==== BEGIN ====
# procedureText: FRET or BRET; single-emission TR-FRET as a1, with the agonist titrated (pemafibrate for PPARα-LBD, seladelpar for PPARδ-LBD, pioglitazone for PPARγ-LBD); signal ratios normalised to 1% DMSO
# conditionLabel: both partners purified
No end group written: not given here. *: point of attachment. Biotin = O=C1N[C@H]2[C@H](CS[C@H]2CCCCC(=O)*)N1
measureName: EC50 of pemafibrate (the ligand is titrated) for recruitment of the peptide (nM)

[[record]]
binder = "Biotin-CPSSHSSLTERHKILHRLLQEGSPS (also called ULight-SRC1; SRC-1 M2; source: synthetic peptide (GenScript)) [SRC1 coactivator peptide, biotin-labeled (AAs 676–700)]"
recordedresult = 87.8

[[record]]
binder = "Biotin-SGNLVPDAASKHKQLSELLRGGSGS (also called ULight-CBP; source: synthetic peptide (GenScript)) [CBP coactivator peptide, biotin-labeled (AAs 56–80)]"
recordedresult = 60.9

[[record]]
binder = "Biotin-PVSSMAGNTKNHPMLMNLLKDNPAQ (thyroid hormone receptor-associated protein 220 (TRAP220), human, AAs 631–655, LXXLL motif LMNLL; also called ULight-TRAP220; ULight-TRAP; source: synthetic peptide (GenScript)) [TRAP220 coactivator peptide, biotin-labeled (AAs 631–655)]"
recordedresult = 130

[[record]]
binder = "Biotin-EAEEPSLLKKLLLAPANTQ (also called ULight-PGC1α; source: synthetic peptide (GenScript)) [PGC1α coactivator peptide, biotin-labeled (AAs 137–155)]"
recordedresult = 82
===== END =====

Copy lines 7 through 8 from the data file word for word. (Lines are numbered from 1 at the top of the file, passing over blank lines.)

recordedresult = 87.8

[[record]]